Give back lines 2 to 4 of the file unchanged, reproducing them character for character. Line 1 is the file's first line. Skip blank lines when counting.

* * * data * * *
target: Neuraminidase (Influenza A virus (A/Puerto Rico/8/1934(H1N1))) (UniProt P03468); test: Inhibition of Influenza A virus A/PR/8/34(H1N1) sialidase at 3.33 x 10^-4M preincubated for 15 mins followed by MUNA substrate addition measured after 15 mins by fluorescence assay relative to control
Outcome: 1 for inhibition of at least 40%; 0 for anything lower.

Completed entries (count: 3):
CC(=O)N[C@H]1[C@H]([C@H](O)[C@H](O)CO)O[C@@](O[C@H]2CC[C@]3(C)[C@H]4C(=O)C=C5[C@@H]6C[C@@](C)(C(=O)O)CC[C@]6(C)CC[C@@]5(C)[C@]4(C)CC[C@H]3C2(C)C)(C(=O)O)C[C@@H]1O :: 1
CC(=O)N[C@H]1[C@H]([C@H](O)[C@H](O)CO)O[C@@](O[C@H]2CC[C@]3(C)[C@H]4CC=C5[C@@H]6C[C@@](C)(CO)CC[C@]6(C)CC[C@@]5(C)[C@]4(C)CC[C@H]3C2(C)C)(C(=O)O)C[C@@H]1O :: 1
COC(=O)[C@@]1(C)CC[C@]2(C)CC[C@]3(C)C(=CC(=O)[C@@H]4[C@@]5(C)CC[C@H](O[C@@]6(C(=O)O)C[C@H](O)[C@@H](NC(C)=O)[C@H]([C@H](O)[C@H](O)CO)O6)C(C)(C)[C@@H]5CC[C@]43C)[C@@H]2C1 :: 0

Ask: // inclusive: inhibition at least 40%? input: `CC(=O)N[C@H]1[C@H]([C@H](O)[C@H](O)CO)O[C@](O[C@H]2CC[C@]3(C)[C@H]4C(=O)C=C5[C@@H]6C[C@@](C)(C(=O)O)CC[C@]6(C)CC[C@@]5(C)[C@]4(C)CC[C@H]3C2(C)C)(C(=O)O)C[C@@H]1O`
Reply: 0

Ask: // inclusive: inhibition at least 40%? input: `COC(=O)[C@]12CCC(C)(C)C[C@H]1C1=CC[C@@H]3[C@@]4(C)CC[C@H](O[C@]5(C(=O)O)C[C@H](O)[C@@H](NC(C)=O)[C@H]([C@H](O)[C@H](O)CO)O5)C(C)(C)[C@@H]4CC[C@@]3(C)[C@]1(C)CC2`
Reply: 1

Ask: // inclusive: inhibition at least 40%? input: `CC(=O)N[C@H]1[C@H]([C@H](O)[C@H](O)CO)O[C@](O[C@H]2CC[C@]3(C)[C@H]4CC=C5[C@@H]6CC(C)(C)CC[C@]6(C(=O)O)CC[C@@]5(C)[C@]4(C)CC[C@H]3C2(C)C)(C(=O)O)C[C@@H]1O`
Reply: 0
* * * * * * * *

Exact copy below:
Outcome: 1 for inhibition of at least 40%; 0 for anything lower.

Completed entries (count: 3):
CC(=O)N[C@H]1[C@H]([C@H](O)[C@H](O)CO)O[C@@](O[C@H]2CC[C@]3(C)[C@H]4C(=O)C=C5[C@@H]6C[C@@](C)(C(=O)O)CC[C@]6(C)CC[C@@]5(C)[C@]4(C)CC[C@H]3C2(C)C)(C(=O)O)C[C@@H]1O :: 1